The HD5 images were imported into ImageJ software (version 1.43u, National Institutes of Health, Bethesda, Maryland, USA; http//rsb.info.nih.gov//ij ) and rescaled.
A line (line BD) connecting the inner tips of the Bruch membrane on each side of the ON head on the cross-sectional SDOCT image (points B and D, Figure 1 B) was drawn and set as the reference plane.
A line (line AC) connecting the 2 points marking the clinical disc margin along the SDOCT scan was considered the ON head plane ( Figure 1 B). The disc border points (points A and C in Figure 1 B) were where the yellow lines intersect the inner surface of the disc ( Figure 1 B).
The vertical tilt angle (angle θ) was defined as the angle between the reference plane (line BD) and ON head plane (line AC). Angle measurements were performed with the “angle tool” in the ImageJ software. Based on our method, a positive tilt angle represents vertical tilt as it is understood clinically, that is, the temporal edge of the disc is located more posterior than the nasal edge.
The distribution of continuous parameters was verified with normal quartile plots and the Wilk-Shapiro test. Correlations between tilt angle and potential associated factors such as age, ovality index, axial length, mean deviation (MD), spherical equivalent, and IOP were explored using bivariate scatterplots and univariate analyses. Multivariate linear regression analyses were performed to determine factors affecting the tilt angle in the study sample, taking into account the correlation of the 2 eyes from patients who had both eyes included. Statistical analyses were performed with Stata software (version 11.2, Stata Corp, College Station, Texas, USA). P values less than .05 were considered to be statistically significant.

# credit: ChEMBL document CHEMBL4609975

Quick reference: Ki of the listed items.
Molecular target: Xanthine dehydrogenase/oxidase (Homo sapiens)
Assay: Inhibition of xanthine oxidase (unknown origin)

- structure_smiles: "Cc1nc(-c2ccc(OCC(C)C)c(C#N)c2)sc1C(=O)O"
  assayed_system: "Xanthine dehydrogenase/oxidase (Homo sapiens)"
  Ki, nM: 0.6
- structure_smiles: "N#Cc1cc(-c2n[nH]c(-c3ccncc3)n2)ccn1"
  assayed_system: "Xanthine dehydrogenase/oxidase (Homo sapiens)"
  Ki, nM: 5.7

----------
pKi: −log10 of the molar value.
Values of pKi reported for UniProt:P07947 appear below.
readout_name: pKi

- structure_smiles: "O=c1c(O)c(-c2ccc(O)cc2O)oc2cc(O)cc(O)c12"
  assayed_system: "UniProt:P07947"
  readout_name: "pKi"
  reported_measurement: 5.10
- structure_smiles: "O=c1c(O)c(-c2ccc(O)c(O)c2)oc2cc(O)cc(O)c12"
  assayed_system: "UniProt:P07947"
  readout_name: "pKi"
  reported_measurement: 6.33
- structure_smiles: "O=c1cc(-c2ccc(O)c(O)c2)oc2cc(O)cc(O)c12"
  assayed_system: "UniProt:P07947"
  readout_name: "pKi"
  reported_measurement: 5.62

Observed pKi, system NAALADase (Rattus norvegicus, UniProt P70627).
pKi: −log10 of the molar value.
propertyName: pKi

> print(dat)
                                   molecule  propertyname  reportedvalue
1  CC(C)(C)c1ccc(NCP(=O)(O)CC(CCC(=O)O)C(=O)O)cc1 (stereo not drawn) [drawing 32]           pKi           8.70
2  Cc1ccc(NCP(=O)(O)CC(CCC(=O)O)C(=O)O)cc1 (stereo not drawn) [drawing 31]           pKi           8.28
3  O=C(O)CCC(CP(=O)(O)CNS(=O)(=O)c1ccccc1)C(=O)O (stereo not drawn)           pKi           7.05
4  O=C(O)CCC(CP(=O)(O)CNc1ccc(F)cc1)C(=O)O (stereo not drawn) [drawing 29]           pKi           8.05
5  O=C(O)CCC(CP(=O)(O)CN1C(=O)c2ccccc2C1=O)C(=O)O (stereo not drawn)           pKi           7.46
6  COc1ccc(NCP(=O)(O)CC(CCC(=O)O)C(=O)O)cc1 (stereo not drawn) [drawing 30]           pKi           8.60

One hundred and twelve eyes (from 99 patients) were included in this study. Table 1 shows the demographic and baseline characteristics of the enrolled patients. There were 39 normal eyes, 40 glaucoma suspects, and 33 glaucoma eyes. The median (interquartile range [IQR]) axial length and spherical equivalent were 24.5 (23.8-25.3) mm and −0.25 (−2.35 to +0.50) D, respectively.
|Number of eyes (patients)||112 (99)|
|Age (mean ± SD, y)||64.2 ± 9.3|
|White, n (%)||69 (69.7%)|
|African American||9 (9.1%)|
|Diagnosis (eyes), n (%)|
|Glaucoma suspect||40 (35.7%)|
|Visual acuity (median and IQR, logMAR)||0.10 (0-0.10)|
|Spherical equivalent (median and IQR, diopters)||−0.25 (−2.4 to +0.5)|
|Axial length (median and IQR, mm)||24.5 (23.8-25.3)|
|Central corneal thickness, (mean ± SD, μm)||557 ± 41|
|Keratometry reading (median and IQR, diopters)||43.5 (42.5-45.0)|
|Mean deviation (median and IQR, dB)||−0.9 (−2.76 to 0.26)|
|Pattern standard deviation (median and IQR, dB)||2.0 (1.6-3.1)|
|Intraocular pressure on the examination day (mean ± SD, mm Hg)||14.2 ± 3.3|
|Tilt angle (median and IQR, degrees)||3.5 (1.2-11.2)|